Home / Trips / Westland

Hole in the Hill, Charleston

Photo: Neil Silverwood
Area
Charleston
Distance
4.2km
Total Ascent
Easy
Time
2hr return
Access
Four Mile Road is 3.5km south of Charleston. Drive down the gravel road and park on the left just before the road descends to the Nile River
Map
BS20
GPX File
Hole in the Hill West Coast (gpx, yo 19 KB)
Your device does not support GPX files. Please try a different device.

The West Coast is renowned for its dramatic karst scenery, especially its limestone arches. In the upper Oparara Basin near Karamea, tannin-stained rivers, the colour of tea, wind their way though the dense rain forest and caves. Moria’s Gate, Honeycomb and the Oparara Arches are regularly visited and photographed. There is, however, one other arch tucked away. It’s little known, seldom visited and is a long kept secret of local trampers and cavers.

The Hole in the Hill arch (known locally as Hole in the Wall) is in a rugged area of karst inland from Charleston. The land is administered by the Department of Conservation and lies between two parts of Paparoa National Park: the large, rugged, bush covered area inland from Punakaiki, and the fragment containing the Metro Cave in the south.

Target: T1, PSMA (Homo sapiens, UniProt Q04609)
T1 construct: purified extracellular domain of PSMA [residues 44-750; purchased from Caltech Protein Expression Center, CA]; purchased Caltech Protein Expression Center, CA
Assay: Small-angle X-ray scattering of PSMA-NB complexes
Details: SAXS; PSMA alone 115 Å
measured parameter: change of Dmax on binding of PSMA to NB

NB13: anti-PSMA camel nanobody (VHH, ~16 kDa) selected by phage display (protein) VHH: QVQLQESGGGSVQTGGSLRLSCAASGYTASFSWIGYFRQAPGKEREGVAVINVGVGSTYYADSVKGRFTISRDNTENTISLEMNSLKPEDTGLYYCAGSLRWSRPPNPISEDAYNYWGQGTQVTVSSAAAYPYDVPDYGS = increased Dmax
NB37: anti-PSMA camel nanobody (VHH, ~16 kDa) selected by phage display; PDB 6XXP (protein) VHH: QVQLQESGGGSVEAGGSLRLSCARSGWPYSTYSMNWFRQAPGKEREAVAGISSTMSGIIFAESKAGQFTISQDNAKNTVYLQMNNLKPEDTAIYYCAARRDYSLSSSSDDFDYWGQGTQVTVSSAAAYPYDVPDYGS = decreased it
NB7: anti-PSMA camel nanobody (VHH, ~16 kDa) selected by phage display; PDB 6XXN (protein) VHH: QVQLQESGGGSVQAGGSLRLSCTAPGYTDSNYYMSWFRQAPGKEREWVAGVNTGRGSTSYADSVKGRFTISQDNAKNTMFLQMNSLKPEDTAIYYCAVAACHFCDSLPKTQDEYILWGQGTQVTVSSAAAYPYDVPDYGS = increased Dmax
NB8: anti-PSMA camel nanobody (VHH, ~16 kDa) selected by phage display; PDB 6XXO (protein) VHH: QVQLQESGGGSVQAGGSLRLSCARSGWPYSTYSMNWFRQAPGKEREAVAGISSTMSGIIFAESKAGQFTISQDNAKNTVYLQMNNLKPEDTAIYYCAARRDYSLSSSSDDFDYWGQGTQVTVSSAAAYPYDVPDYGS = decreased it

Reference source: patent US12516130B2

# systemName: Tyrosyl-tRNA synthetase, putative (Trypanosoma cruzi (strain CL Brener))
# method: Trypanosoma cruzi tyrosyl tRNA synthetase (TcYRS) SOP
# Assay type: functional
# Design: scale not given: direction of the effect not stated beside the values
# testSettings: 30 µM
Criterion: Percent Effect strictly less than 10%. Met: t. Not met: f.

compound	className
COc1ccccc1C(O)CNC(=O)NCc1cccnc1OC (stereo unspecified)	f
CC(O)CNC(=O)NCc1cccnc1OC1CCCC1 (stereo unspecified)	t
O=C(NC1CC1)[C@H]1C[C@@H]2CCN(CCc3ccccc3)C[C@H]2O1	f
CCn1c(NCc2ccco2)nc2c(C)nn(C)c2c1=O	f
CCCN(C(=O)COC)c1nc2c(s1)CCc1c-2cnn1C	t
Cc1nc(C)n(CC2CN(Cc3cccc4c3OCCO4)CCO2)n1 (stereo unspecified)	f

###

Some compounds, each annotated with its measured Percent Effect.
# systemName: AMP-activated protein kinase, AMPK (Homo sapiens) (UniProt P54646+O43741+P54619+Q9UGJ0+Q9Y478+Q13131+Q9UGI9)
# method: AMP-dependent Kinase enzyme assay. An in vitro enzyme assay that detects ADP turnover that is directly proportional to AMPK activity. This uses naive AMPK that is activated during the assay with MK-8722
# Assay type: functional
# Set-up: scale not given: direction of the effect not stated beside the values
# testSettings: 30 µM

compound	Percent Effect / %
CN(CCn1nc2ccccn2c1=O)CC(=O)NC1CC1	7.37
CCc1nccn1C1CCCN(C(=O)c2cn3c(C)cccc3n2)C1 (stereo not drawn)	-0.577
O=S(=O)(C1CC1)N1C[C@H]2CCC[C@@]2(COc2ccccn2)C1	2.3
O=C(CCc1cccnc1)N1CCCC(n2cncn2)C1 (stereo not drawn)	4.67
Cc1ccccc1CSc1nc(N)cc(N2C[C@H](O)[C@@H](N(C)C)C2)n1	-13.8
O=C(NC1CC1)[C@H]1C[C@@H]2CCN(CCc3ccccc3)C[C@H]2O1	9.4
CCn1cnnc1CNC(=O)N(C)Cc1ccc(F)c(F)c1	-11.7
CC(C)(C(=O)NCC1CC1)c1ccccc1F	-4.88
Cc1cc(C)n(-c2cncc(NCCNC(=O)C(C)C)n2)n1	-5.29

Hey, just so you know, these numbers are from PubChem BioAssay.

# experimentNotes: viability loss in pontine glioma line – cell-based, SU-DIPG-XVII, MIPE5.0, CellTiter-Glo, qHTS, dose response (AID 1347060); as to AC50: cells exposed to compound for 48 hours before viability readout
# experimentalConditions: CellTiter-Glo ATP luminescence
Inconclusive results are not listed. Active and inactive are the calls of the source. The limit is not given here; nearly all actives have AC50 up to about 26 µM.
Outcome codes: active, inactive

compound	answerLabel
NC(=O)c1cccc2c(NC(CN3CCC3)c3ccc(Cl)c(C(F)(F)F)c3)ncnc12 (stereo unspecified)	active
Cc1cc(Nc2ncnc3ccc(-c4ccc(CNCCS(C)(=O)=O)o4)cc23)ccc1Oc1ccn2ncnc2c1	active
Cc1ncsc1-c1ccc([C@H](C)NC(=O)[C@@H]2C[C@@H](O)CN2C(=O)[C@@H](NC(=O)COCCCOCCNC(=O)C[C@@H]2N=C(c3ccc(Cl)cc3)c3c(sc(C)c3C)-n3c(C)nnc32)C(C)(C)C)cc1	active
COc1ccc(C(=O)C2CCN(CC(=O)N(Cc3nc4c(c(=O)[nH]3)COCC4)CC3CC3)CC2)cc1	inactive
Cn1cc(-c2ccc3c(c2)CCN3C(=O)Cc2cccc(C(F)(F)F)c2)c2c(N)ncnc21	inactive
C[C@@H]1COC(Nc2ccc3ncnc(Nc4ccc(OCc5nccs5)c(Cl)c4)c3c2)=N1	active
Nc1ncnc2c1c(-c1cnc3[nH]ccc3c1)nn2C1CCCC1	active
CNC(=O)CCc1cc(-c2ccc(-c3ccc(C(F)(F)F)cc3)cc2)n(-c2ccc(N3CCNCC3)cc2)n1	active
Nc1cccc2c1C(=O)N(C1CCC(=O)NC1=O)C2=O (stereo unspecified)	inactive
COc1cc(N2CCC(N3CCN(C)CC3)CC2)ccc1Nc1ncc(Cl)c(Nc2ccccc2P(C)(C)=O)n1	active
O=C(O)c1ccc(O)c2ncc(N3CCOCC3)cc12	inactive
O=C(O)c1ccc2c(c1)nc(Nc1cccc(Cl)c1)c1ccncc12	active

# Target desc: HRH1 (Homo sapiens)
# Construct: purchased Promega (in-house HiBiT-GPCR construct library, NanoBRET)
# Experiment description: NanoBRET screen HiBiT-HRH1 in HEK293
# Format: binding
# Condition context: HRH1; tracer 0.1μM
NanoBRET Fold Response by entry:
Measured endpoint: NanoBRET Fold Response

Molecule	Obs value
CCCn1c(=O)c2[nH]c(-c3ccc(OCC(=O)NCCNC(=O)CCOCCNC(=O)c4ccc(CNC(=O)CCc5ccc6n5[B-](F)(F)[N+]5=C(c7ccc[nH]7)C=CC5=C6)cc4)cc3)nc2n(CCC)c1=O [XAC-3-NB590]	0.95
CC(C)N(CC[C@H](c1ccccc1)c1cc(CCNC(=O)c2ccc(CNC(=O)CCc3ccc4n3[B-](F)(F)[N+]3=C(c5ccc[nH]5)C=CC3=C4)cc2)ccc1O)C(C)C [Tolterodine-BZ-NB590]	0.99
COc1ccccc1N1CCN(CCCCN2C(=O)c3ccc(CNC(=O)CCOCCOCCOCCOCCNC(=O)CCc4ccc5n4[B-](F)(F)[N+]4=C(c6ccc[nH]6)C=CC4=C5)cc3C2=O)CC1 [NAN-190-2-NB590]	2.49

The trail to Hole in the Hill begins 5km down Four Mile Rd and, initially, follows a series of muddy ditches northwards (a pair of gumboots wouldn’t go amiss). Look for a vague track heading left, which is marked with reflective markers. Don’t miss it, or you will disappear into a vast area of bush and karst.

The trail descends to Makirikiri Stream and the Hole in the Hill. On either side of the track are damp, ominous looking shafts. Water trickling into the soluble limestone has dissolved the rock, leaving behind tomos. These caves can be extensive and often contain sub fossil remains of New Zealand’s extinct birds. The Hole in the Hill is grand. The arch towers over the Makirikiri Stream. It’s 15m wide and some 80m high – impressive by any standards.

Downstream from the Hole in the Hill, the Makirikiri joins the Nile River. It,s about an hour,s walk to the confluence. There are no formed trails, and you feel like you’re the first person that’s ever walked there. It is easy travel in open beech forest. Stay on the true left. From here you can head up the Nile and back to the car park (as shown on the map and GPX file). The trip is a good day out and travels through some impressive country. The area will hopefully, one day, gain the protection it deserves and be incorporated into Paparoa National Park. In the meantime, it,s nice to visit an accessible area with a wild feel and where you know you will have the place to yourself.

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